- While the commercial benefits of damming rivers has been talked about a lot, the in-stream and off stream monetary and non-monetary benefits and advantages of flowing rivers has not been assessed so far. The NRGBA should undertake such assessment under its basin approach.
- The Ganga river basin approach should assess its relationship with the composite Ganga-Brahmputra-Meghna basin and its consequences?
- The river basin approach should be assessed in perspective of the policies of Industry, Power, Agriculture, Urban Development, Health and Environment by the central government, the governments of eleven states (Bihar, Chhattisgarh, Haryana, Himachal Pradesh, Jharkhand, Madhya Pradesh, NCT of Delhi, Rajasthan, Uttranchal, Uttar Pradesh and West Bengal), the neighboring countries and industry bodies like CII/FICCI/ASSOCHEM/PHCCI.
- What is the relevance of Ganga River basin approach when the river channel has been amputated from the flood plains besides the amputation of the river channel itself?
- Which among the following are the biggest threats to Ganga basin?
- National Interlinking of Rivers project
- UP’s Ganga Expressway project
- Uttarakhand’s Bhairon Ghati, Loharinag-Pala, Pala Maneri and Maneri Bhali hydro-projects
- Some 191 heavily polluting industries in the Ganga basin states
- West Bengal’s Farraka Barrage
- Bihar’s Interlinking of Rivers project or Kosi High Dam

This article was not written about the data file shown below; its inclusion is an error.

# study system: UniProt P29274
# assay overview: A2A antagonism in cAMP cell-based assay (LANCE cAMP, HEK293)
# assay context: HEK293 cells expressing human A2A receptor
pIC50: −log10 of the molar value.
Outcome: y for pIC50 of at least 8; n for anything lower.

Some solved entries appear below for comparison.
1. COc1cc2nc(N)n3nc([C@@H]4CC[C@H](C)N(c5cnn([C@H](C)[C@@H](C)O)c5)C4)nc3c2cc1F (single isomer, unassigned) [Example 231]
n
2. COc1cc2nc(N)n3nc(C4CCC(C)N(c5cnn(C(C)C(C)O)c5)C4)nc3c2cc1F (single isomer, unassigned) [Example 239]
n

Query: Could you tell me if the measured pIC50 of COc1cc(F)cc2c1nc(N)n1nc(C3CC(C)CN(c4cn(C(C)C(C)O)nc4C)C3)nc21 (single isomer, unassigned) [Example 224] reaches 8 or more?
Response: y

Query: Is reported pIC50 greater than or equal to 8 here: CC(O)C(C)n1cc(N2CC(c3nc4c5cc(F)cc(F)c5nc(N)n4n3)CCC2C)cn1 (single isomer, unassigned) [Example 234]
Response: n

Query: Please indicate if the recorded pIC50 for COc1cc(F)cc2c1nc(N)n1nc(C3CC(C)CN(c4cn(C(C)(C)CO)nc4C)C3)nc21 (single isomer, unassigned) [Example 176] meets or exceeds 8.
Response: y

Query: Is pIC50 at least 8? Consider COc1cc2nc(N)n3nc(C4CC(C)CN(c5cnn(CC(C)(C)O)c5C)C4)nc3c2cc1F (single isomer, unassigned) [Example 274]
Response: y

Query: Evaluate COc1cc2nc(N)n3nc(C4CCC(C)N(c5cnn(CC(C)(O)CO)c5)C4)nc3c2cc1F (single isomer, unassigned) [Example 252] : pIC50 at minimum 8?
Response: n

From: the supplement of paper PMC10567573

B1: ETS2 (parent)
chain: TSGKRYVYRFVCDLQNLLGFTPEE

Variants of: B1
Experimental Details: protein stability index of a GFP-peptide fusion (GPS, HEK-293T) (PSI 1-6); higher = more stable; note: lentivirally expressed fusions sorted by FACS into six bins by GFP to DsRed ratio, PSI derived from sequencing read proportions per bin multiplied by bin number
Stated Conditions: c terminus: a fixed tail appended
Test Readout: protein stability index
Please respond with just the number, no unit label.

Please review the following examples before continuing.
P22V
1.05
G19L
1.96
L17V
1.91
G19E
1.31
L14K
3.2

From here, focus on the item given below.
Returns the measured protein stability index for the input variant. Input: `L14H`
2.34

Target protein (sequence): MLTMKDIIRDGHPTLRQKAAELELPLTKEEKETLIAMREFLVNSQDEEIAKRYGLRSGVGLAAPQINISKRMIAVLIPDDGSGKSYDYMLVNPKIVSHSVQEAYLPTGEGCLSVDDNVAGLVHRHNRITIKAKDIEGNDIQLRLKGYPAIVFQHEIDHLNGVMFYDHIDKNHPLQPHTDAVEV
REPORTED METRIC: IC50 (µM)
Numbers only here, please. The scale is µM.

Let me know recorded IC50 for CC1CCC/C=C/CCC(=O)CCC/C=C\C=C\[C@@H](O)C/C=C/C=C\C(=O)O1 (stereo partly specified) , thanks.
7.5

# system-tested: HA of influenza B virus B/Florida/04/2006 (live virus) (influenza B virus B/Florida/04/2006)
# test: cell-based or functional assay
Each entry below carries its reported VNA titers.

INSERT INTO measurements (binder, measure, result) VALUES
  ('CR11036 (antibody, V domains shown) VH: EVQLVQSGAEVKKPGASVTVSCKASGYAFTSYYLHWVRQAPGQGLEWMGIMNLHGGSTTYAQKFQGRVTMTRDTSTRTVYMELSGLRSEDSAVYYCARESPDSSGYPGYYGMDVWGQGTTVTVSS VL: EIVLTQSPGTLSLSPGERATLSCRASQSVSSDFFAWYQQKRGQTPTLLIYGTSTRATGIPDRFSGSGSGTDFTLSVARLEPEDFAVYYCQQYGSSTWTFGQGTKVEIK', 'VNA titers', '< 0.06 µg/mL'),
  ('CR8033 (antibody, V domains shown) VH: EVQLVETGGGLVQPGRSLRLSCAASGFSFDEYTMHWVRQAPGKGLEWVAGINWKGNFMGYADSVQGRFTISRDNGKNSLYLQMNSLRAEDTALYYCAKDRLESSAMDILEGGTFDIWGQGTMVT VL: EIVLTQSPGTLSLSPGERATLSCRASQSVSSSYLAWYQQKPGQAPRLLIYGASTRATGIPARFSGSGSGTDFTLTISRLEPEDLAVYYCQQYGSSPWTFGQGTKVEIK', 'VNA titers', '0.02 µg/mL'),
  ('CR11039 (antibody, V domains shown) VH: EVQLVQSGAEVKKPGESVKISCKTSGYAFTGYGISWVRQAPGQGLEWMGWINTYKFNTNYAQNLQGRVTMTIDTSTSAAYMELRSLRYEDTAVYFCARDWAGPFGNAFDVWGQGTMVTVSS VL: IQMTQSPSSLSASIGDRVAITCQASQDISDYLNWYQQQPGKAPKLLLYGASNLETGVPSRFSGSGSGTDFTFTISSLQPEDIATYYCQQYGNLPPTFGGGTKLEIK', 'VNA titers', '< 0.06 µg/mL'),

- Pollution from “Religious” Activities
The poor track record of the National River Conservation Directorate should be kept in mind to strengthen Ganga basin approach, while the Comptroller Auditor General’s audit reports highlight urgent need to strengthen the environmental clearance process.
Government enthusiasm about mega projects like Ganga Expressway and ‘interlinking of rivers’ scheme must factor in the fact that Ganga is more important than so-called development and the ecological entity of the river basin is non-negotiable.
It is not clear that NGRBA would get the support of concerned states but efforts are needed to review and reverse the policies like the recently announced Integrated Energy Policy because they were formulated when basin approach was not adopted. Consequently, fragmented river valley project specific clearances are given without any considered sensitivity towards the environmental health of the river ecosystem. An environmental audit of all the industrial activities in the Ganga basin is a must because auditing and accounting are inextricably interlinked, the important pre-requisite for effective environmental auditing is sound environmental accounting.
Data on environmental costs and liabilities can be used for better decision making relating to usage of alternative raw materials, consumption of utilities like water and power, choice of processing technology based on environmental cost of treating discharge into water, adverse environmental aspect and impact on flora fauna and human beings and treatment of byproducts.